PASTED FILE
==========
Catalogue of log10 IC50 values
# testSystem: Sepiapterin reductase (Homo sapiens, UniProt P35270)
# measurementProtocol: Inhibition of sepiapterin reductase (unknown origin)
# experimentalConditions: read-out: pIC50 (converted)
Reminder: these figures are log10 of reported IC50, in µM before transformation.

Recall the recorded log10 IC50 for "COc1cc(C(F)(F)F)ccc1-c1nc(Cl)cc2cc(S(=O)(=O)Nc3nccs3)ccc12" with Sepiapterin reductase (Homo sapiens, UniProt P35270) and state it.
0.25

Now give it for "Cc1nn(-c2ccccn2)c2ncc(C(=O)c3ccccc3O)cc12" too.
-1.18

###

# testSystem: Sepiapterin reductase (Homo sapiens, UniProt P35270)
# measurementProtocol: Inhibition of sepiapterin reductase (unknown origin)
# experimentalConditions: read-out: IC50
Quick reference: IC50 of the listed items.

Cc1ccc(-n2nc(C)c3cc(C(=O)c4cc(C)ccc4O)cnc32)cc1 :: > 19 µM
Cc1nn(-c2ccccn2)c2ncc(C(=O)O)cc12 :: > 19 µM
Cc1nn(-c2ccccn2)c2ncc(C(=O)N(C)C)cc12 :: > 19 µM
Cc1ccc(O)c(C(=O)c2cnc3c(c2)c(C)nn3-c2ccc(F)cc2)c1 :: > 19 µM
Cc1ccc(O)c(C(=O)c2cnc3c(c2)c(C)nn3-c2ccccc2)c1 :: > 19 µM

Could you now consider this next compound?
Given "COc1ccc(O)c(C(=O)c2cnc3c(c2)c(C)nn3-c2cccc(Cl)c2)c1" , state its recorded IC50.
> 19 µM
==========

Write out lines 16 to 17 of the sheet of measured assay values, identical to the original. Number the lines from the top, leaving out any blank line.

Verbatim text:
Cc1nn(-c2ccccn2)c2ncc(C(=O)O)cc12 :: > 19 µM
Cc1nn(-c2ccccn2)c2ncc(C(=O)N(C)C)cc12 :: > 19 µM